Mutant plastic-eating bacteria: sci-fi or plan B against plastic pollution?

These pictures have been generated by Midjourney, an artificial intelligence

Plastic pollution is a trauma of unprecedented force and speed for living organisms.
Some bacteria seem to have evolved in just a few decades to adapt to this invasion. A challenge for science.

These pictures have been generated by Midjourney, an artificial intelligence

Mutant bacteria?

It all began in 2016, in a mud puddle behind a plastic bottle recycling plant in Osaka. Japanese researchers made a discovery that baffled the international scientific community: a new species of bacterium, Ideonella sakaiensis, capable of eating PET plastic thanks to its digestive enzymes.

This bacterium set off a veritable scientific stampede, with research teams from all over the world coming up with more and more revelations: plastic-eating bacteria at the top of the Alps, in swamps in China, in the Arctic…

Fast and furious: 400 species of fungi and bacteria have evolved

However, these advances quickly lead to some rather macabre conclusions: faced with the omnipresence of plastic pollution, certain bacteria have adapted to an environment degraded by our waste and mutated to produce new enzymes capable of digesting some of these plastics.

This mutation is brutal and extremely rapid: 60% of these plastic-digesting enzymes belong to no known class.
To date, over 400 species of plastic-eating fungi and bacteria have been identified worldwide. Their presence is proportional to the amount of plastic pollution around them.

Season 2 spoiler: no, these species aren’t going to put an end to plastic pollution by having a big all-you-can-eat buffet in the oceans. For these natural bacteria to be useful, they would have to be genetically modified to degrade plastic hundreds or thousands of times faster.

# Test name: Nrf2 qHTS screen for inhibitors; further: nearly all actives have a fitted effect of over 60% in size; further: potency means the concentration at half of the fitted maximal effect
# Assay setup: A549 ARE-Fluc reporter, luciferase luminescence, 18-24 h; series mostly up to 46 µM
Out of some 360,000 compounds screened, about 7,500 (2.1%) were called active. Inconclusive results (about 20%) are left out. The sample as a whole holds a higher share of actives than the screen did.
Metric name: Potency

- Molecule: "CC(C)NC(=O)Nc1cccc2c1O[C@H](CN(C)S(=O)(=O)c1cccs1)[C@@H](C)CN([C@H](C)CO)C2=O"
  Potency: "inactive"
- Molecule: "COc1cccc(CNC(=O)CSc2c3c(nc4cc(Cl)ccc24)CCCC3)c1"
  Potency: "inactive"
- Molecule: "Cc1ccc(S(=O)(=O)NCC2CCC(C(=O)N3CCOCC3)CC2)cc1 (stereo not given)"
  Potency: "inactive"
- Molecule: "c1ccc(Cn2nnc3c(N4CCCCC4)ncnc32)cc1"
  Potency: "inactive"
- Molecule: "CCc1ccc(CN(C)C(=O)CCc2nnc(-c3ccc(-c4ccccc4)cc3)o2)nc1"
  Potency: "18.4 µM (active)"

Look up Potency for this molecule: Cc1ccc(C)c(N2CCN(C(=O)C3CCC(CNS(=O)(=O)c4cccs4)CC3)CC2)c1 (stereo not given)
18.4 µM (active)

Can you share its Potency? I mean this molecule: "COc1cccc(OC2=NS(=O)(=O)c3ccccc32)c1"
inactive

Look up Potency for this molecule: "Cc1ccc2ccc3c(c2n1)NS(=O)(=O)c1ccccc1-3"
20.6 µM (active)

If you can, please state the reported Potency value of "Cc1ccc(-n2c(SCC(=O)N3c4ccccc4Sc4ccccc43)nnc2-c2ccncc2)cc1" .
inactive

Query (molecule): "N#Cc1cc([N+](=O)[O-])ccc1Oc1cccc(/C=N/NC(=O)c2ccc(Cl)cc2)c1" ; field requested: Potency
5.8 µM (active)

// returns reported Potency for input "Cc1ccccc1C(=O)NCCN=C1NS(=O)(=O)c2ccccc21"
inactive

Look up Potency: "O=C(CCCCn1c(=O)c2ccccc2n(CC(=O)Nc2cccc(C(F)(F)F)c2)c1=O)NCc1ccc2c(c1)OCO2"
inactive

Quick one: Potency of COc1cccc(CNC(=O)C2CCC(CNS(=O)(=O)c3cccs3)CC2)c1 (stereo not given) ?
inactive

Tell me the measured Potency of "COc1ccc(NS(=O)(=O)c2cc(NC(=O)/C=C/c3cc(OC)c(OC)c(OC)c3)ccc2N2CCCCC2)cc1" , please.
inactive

However, industrial research has taken up the subject and is exploring new ways of recycling plastic. In the laboratory, “super-enzymes” capable of breaking down plastic waste faster are being developed, as are genetically modified micro-organisms designed to break down polymer chains. This is enzymatic recycling.

These pictures have been generated by Midjourney, an artificial intelligence

Super-Enzymes: digesting plastic on an industrial scale

Today, when we speak of traditional (or mechanical) recycling, we often refer to “decycling”. This method involves crushing plastics to make flakes that will be melted down into a new object, making the material fragile and often necessitating the addition of virgin plastic to the final material.

With enzymatic recycling, by “digesting” polymers, once the plastic has been broken down by enzymes, it doesn’t disappear – it’s just broken down into smaller molecules, the basic monomers. These can then be reassembled to make a plastic of equivalent quality to the virgin plastic.